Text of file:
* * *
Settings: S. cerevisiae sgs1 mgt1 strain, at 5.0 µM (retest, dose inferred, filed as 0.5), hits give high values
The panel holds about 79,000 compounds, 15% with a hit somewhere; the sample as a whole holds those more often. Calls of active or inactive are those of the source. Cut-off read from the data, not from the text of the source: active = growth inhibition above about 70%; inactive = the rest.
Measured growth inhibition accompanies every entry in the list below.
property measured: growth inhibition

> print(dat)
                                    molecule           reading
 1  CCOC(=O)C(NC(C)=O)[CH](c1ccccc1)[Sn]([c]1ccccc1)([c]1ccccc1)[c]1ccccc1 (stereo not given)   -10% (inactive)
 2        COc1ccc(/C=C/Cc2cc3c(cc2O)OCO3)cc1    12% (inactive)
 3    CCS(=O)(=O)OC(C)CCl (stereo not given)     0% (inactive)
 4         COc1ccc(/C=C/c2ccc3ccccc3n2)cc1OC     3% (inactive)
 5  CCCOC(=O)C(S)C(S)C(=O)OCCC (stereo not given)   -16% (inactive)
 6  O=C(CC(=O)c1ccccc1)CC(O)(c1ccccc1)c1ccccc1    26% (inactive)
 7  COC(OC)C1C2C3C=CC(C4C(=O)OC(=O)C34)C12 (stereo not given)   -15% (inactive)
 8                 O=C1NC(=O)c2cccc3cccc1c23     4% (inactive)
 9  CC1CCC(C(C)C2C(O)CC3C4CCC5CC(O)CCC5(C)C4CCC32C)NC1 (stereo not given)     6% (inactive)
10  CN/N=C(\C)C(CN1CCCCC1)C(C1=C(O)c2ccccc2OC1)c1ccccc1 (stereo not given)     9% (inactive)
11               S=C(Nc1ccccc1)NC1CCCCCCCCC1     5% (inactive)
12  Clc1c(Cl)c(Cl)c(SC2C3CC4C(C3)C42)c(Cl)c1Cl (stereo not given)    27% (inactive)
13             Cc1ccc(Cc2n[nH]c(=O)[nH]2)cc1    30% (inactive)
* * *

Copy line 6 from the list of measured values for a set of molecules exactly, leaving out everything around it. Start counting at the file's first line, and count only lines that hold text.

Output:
                                    molecule           reading